The Ujigami’s guardian animal is the rabbit, & this year is the year of the rabbit (usagidoshi) in the Chinese zodiac, so they had special omikuji (fortunes) in the shape of little ceramic rabbits- so cute!
The beautiful brocade omamori have rabbits woven into them as well, so we bought a bunch as gifts for friends at home. Everyone could use some luck, right?
Next we crossed the Uji River on a nearby footbridge & I found a bamboo tree- just what I’d been looking for! I had made a Tanabata-themed set of tawashi (Japanese-style eco kitchen scrubbies) from the book I bought in Tokyo & wanted to photograph them in a bamboo tree for a Nerd Wars project :) Then we went back to our favourite tea shop in the world. We happened to find it on our first visit 4 years ago & have returned every time we come to Uji, to buy tea & other yummies. The family that owns the shop, the Kanbayashi, have been selling their Mitsuboshi (3 stars) tea in Uji for 17 generations (generation 18 was there as well, a year-old grandson :) & the owner showed Charlie & Brendan upstairs to a small museum while I bought tea, & there were all sorts of memorabilia, including an original certificate from the family’s participation in the Philadelphia World fair of 1846! There was also a letter from Date Masamune attesting to the quality of the tea. The Emperor’s family drinks this tea & also attests to it’s quality. When I mentioned to the daughter of the family that we always buy tea at their shop, she gave me their web site info, so I can buy it now from my home in the US! What a world...
After this we headed home- my feet were killing me! The room had been cleaned & the futons put away, & a fresh teapot & green tea was available for refreshment. After a short rest, Charlie went back out to do some “special shopping” so Brendan & I broke out the dango & had some with our tea. That, along with our anmitsu snack earlier made today’s lunch :)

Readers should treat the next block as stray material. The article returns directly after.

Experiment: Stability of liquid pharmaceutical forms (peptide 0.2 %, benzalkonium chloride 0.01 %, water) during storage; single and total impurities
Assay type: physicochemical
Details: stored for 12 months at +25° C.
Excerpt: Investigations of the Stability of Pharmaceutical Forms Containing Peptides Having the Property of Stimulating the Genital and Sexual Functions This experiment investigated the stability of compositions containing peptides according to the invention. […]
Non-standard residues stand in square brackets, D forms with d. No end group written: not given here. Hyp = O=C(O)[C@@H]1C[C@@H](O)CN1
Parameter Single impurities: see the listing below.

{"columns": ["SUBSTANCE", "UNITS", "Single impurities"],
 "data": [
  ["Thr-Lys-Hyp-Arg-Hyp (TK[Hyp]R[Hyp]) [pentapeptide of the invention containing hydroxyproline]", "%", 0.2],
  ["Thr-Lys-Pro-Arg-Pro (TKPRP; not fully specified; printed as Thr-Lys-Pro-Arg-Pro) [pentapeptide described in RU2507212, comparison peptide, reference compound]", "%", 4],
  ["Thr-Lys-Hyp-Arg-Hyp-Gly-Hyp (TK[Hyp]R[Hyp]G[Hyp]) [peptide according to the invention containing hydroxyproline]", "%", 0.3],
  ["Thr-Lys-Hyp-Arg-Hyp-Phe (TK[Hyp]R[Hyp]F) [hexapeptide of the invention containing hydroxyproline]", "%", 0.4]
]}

After Charlie came back we went down to the lobby to get back on the internet & I started downloading my blog posts that cover our time in Mizumaki up till today. It was a good feeling to get them up & available for everyone to see what we’ve been up to in Japan!
Dinner was another visual & culinary masterpiece. Charlie enjoyed his meal more now that it was vegetarian like Brendan’s, expecially when he saw the teeth on my fish...
It was my first time eating tai, a very popular fish in Japan, often served on special occasions because it turns red when you cook it (& red is an auspicious colour here). Mine was cooked in a sweet, soy-based sauce. I really enjoyed it- it had a mild flavour that wasn’t too fishy, although I had to mind the bones.
We also had tenpura served with salt mixed with matcha tea, I had unagi (sea urchin) which had a nice, creamy flavour.
dessert was a savory soup made with red miso & ginger leaves, fruit, & sweet bean paste in mochi-like konnyaku.
Charlie enjoyed playing with theirs as much as they enjoyed eating it :)
After dinner Charlie looked up train times for tomorrow & did some emailing & I put up some blog posts & posted my first Nerd Wars, second challenge project, little star-shaped tawashi in honour of Tanabata, which is tomorrow!
At bed time, I found the right combo for comfortable sleeping (yay!). I doubled my fluffy top futon & used my yukata as a light blanket. Tomorrow to Tokyo!